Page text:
HOW TO |put folder actions to good use
Automatically print select documents
Each of us is aware of the environmental impact of printing, but for some documents, having a hard copy is a boon – even mandatory in some circumstances. Attach a Folder Action containing the Print Finder Items action to the folder where you store documents of this sort – perhaps the Web Receipts folder that OS X creates (in your Documents folder) when you choose Save PDF to Web Receipts Folder in a print dialog, or wherever you keep purchase orders if you run a business. All documents added to the folder will be sent to the printer you specify here. Remember, you can create printer pools in System Preferences pane: ç- click those to pool together, click Create Printer Pool, then pick that pool in the action to send things to the first available printer.
Rename scanned files in a paperless office
If, however, you’re trying to go paperless, the Folder Action shown above will rename any files you add to a folder to use a common base name (in our case ‘Receipt’, though it can be whatever you want) followed by a date and time stamp based on when the file was created. Note how you can add multiple instances of the same action, each with different settings, to continue acting on a file.
Streamline the sending of invoices
In this example, every time a file is added to a folder called Invoices, the New Mail Message action creates a new, partlywritten email (for you to fill in the blanks) and attaches the file to it. This works whether you manually drop a file into the folder in Finder, or export a PDF from the print dialog in Numbers, say, or an online service. By creating subfolders for regular clients, you can create separate Folder Actions that fill out the message’s recipient.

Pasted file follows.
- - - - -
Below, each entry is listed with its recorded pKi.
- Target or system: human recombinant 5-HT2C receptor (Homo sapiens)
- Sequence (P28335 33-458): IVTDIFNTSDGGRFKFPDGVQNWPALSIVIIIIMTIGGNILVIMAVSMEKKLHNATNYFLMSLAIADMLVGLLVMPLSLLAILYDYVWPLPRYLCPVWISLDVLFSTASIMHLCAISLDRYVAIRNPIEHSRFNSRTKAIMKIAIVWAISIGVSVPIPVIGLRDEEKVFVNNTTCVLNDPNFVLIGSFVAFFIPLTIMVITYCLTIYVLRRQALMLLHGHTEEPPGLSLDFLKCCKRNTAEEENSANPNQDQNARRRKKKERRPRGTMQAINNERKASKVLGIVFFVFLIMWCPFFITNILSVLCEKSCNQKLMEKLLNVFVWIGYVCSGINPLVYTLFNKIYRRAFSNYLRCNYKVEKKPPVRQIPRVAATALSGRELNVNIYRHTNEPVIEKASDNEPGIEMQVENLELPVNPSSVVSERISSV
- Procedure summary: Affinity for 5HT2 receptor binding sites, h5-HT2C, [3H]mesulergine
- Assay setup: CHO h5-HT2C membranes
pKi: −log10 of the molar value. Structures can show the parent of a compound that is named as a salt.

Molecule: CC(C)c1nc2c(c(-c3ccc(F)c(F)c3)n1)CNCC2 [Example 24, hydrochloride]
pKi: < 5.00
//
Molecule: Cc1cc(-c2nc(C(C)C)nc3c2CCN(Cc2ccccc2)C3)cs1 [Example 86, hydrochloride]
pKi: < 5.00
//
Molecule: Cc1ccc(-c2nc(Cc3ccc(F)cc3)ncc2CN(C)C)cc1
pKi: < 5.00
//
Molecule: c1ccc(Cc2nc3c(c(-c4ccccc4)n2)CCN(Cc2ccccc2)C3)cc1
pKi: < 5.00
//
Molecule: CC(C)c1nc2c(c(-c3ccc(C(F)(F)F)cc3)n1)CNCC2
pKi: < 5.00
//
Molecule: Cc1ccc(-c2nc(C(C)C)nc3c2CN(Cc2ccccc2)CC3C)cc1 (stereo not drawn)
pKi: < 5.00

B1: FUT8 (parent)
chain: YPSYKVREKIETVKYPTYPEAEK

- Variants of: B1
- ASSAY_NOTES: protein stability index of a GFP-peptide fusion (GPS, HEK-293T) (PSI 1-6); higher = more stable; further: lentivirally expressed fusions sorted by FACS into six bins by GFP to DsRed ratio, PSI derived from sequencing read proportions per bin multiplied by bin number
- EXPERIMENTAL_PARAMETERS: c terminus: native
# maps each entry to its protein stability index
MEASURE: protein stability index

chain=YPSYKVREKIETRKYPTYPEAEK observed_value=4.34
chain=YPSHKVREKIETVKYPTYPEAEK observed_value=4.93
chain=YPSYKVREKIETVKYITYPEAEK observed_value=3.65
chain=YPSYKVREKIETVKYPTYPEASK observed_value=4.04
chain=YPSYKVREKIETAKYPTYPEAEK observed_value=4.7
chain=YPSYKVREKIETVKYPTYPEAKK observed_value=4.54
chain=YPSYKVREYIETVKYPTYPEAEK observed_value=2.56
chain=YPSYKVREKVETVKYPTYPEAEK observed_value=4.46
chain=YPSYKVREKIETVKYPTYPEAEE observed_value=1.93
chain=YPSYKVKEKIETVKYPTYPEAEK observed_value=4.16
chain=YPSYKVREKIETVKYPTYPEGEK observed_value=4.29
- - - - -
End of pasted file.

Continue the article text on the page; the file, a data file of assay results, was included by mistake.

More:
Compress and upload files
You can extend Automator’s power with actions from third-party developers. For this example we’ve used Peter Dekkers’s Upload to FTP action (free, http://bit.ly/1L1I5Cz). When we add a group of files to our designated folder, the Create Archive action compresses them into a Zip file, and the Upload to FTP action puts the Zip on your server. You could optionally use Rename Finder Items to add a time stamp to the file.
Duplicate to another disk
We’ve almost certainly browbeaten you into at least backing up your Mac using Time Machine (see MF288), which is good, but with some projects – a university dissertation or a big project at work, say – you might want the belt-and-braces reassurance of manually copying files to an external flash drive or hard drive as well. A Folder Action workflow containing only the Copy Finder Items action does just that for you. Leaving the action’s ‘Replacing existing files’ option unchecked will mean a messy proliferation of duplicates on the external drive, thought it does give you a crude versioning system.